Charles Burton is an associate professor of Political Science at Brock University in St. Catharines, Ont. and is a former Counsellor at the Canadian Embassy in Beijing.
The United States-Mexico-Canada Agreement’s article 32.10 – the “poison pill” meant to deter Ottawa from negotiating free trade with China – is rattling Canadian interests hoping to enhance economic connections with Chinese businesses.
It remains to be seen if the tactic will work. Prime Minister Justin Trudeau this week indicated Canada will pursue deals with China regardless of the newly negotiated but still unratified North American trade deal.
The U.S. wants the USMCA to be a weapon that prevents China from sidestepping President Donald Trump’s great wall of tariffs. Washington wants to stop foreign investors from providing China with the technology it needs to fulfill its planned national goals of becoming a dominant world power.
Those concerns include the People’s Republic of China using spying or coercive means (such as threatening to close a foreign company’s China operations) to obtain military technology, intellectual property or proprietary manufacturing processes those technologies.
The U.S. also wants Beijing to stop giving under-the-table assistance to Chinese state industries and blocking fair access to China’s market through taxes and barriers designed to keep others out.
Canada and the U.S. share a massive 3-to-1 trade deficit with China. Chinese President Xi Jinping speaks warmly of his principled support for a rules-based global system, except when that system does not correspond to Beijing’s own interests. Those interests go beyond trade to include China’s abysmal human rights record and militarization of man-made islands in international waters, flouting the UN Convention on the Law of the Sea.
Last week, the Public Policy Forum proposed that Canada play it both ways: Benefit from the U.S. initiative to resolve trade and espionage issues, while weaseling around article 32.10 by expanding trade with China through smaller sectoral deals. This naive proposal won’t fly. The Americans won’t stand Canada playing it both ways, on either trade or defence, and China is not interested in specific sectoral deals. Under current conditions, Beijing has little incentive to grant fair access to Chinese markets. The fact is that China already has excellent access to the Canadian market because Canada abides by World Trade Organization commitments. Beijing does not.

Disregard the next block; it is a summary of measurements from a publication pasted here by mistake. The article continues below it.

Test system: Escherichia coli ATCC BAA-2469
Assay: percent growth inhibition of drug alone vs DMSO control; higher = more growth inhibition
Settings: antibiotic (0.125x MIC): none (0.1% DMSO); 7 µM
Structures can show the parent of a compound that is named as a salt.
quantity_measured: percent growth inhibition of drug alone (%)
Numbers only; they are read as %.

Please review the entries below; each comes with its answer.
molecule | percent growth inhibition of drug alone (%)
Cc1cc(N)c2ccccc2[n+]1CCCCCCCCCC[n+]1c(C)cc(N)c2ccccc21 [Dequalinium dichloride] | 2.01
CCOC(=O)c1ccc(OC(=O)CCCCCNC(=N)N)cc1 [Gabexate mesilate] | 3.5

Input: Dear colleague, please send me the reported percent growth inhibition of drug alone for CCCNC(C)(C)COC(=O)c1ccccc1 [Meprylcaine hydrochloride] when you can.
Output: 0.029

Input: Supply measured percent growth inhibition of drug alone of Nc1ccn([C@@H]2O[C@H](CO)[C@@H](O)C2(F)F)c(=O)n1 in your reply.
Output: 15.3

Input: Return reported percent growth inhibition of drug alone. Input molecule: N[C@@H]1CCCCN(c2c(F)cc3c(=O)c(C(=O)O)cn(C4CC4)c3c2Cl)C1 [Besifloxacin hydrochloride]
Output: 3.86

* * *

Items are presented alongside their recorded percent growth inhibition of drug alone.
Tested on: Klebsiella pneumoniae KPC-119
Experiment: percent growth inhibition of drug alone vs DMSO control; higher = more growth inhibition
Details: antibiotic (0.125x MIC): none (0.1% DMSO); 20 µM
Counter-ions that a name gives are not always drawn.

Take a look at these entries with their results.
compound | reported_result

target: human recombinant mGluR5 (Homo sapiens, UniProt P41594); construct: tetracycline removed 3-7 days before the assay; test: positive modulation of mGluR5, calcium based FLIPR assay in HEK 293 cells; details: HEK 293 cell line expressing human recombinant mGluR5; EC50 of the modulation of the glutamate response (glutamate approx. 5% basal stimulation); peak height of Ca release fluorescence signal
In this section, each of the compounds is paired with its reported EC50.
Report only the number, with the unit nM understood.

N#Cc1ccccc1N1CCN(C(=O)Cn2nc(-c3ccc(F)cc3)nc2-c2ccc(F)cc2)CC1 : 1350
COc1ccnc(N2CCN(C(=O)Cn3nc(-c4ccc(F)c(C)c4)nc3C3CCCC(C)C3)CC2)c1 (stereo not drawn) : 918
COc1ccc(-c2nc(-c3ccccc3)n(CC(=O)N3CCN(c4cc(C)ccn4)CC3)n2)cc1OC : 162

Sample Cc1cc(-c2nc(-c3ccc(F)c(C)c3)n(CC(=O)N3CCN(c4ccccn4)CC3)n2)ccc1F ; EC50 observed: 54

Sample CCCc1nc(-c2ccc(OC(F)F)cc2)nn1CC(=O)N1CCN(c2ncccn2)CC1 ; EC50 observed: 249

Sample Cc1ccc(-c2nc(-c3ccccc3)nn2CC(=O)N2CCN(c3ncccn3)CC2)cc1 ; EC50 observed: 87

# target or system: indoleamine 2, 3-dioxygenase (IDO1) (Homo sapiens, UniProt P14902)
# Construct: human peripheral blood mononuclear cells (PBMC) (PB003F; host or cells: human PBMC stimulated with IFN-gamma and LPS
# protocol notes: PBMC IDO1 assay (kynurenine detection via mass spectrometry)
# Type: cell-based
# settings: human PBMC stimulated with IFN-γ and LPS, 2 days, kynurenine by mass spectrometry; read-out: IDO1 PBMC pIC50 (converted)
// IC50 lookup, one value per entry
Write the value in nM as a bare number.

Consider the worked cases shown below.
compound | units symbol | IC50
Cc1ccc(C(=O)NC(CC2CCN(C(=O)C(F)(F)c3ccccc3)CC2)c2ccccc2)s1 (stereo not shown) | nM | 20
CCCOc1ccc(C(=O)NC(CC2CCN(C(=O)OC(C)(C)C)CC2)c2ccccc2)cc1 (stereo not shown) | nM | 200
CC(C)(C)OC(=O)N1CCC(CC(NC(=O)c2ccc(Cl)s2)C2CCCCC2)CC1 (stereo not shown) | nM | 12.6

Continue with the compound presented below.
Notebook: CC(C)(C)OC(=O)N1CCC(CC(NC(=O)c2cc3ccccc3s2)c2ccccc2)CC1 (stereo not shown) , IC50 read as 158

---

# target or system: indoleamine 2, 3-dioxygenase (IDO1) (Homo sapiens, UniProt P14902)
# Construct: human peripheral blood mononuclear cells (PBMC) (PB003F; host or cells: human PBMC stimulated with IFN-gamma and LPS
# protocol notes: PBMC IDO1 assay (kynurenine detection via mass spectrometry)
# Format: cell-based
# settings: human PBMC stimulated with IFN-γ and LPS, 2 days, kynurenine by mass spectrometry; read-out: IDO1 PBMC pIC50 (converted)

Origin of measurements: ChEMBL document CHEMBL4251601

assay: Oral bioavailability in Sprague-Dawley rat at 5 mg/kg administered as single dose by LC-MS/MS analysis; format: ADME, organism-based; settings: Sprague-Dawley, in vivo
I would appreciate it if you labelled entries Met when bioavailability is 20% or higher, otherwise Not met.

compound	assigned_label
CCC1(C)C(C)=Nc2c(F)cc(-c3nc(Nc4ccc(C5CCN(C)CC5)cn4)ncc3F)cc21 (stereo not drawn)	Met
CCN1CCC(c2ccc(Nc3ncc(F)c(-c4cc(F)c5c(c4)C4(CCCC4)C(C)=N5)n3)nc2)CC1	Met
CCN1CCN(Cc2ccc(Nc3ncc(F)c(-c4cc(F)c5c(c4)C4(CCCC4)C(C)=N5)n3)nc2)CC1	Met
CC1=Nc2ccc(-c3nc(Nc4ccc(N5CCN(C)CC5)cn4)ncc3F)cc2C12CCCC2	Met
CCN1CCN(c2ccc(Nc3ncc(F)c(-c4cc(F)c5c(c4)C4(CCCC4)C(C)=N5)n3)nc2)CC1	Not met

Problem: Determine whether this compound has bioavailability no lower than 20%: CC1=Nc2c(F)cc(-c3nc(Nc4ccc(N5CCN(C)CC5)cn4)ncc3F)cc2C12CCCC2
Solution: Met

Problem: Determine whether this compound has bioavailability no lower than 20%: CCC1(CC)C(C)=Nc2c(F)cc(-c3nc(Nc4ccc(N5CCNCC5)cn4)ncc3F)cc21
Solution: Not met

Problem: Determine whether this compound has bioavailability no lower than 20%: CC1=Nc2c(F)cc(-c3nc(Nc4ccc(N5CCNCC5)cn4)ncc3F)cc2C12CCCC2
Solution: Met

Beijing doesn’t favour sectoral trade agreements because they don’t offer enough leverage over Canadian political and judicial processes. A comprehensive free-trade pact would. Last week, China’s Ambassador to Canada resumed pushing for a free-trade deal that would eliminate Canadian restrictions on PRC state acquisition of Canadian mines and energy resources, remove our regulations on transferring Canadian high tech with military applications to non-allied foreign nations and include an extradition treaty so China could repatriate Chinese exiles in Canada to torture and persecution.
In recent years, in appeasing Beijing with a view to sealing a free trade deal, Canada has seriously irritated our allies by agreeing to hand over companies whose satellite technology and manufacturing processes can be applied to energy-laser weaponry that China has been unable to develop on its own. We have so far ignored our allies’ strong warnings over China’s self-described “national champion” Huawei’s provision of 5G telecommunications technology.
We lag behind other Western nations in responding to PRC state agents’ intimidation of ethnic Chinese, Uyghurs and Tibetans in Canada. Canada is showing no sign of adopting legislative measures or enhancing CSIS and RCMP resources to meet the Chinese Communist challenge to our sovereignty and its designs to corrode our democracy by closing the space between government and business.
Finally, the government of China, after months of denying their existence, has just announced it will be expanding its network of extrajudicial internment camps that, incredibly, hold more than a million Uyghurs and Kazakhs indigenous to China’s northwest. Beijing said these camps carry out “psychological treatment and behaviour correction to help trainees transform their thoughts” on an unprecedented scale. Reliable reports indicate this is in fact a comprehensive program of cultural genocide directed at exterminating the language, religion and culture of Muslim peoples living under the PRC’s authority.
One might expect that Canada would understand how egregiously outrageous, illegal and morally wrong this is. How can Ottawa consider enhancing our collaboration with a China so out of sync with international norms, lining the pockets of its government and political elite, at such moral cost?
As for free trade, if history is any guide, Canadians of good conscience cannot realistically expect China to actually give fair market access to our manufacturers and services. Moreover, how could we look our Canadian Uyghur, Kazakh, Tibetan, Hong Konger and Taiwanese neighbours in the face if we did get it?